The fallout from the UBS trader who lost $2.3 billion of the firm’s money betting on index futures is grim.
Turns out, he wagered $10 billion on positions on S&P 500, DAX, and EuroStoxx index futures over the last three months, and he allegedly falsely accounted for the hedges off-setting the potetial risk of those trades.
Before Kweku Adoboli’s ficitious hedges were discovered, the firm had plans to layoff over 3,500 people in order to save $2 billion. Abodoli’s loss more than reverses the savings effect of those layoffs.
- Adoboli’s boss, John Hughes, resigned last week
- Other members of the Delta One team were sent home
- UBS created a taskforce called “Project Bronze” to unwind the position on Friday
- UBS appoints David Sidwell, the Swiss bank’s British-born senior independent director, and the former CFO of JPMorgan, to lead a team that wil figure out how the alleged fraud was carried out, why risk controls were not activated and to look at putting measures in place to stop it from happening again
- Deloitte appointed to carry out the joint independent investigation on behalf of the FSA and the Swiss Financial Market Supervisory Authority
- Oswald Gruebel may be forced to resign
- The investment bank might be doomed now that the Swiss government is reportedly putting pressure on UBS to shut it down
The loss also raises serious questions about the future viability of the UBS investment bank. Adoboli wagered $10 billion, according to the WSJ, and his allegedly fudged accounts of his hedges made it past the firm’s risk controls for three months, all while Oswald Gruebel was insisting, “I’m pretty convinced we have one of the best risk managements in the industry.“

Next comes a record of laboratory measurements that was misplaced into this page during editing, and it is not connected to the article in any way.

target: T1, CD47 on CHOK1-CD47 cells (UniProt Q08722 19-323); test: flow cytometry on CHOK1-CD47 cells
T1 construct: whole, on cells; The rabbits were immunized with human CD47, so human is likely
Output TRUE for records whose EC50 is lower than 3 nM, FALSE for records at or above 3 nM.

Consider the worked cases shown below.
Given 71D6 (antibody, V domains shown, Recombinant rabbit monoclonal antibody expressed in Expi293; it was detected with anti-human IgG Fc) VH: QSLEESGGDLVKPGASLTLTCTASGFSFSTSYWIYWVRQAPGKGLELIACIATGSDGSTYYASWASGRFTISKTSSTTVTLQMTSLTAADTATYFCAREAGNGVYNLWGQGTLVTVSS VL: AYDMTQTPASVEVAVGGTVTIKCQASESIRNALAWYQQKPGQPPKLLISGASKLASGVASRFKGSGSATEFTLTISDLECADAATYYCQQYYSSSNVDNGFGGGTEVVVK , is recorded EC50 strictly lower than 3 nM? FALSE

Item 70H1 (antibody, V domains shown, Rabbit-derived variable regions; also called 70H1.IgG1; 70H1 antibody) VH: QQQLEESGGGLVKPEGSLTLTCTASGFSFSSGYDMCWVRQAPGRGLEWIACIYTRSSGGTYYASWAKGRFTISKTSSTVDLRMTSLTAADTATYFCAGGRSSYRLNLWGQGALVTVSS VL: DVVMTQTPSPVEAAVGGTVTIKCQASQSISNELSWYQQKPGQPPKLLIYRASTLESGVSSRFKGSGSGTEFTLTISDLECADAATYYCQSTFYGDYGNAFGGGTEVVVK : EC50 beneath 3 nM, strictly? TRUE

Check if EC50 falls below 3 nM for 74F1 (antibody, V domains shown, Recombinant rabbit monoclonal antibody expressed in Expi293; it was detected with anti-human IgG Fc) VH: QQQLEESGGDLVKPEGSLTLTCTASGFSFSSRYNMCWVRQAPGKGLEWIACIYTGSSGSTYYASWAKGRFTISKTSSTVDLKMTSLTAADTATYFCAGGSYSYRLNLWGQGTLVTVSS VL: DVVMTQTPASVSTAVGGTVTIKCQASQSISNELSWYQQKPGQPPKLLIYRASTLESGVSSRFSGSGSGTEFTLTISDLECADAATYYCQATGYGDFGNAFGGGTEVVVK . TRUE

The bank marshalled its own taskforce, called Project Bronze, to unwind Mr Adoboli’s positions and ensure there are no other surprises lurking. By noon on Friday, the full $10 billion portfolio had been wound down.
One young trader’s access to that amount of money, and the fact that he took the losing positions in just 3 months surely concerns clients. UBS sent them a note saying, “We fully understand that this incident has caused you concern. We too are very disappointed, and we assure you that UBS is taking the matter extremely seriously.”
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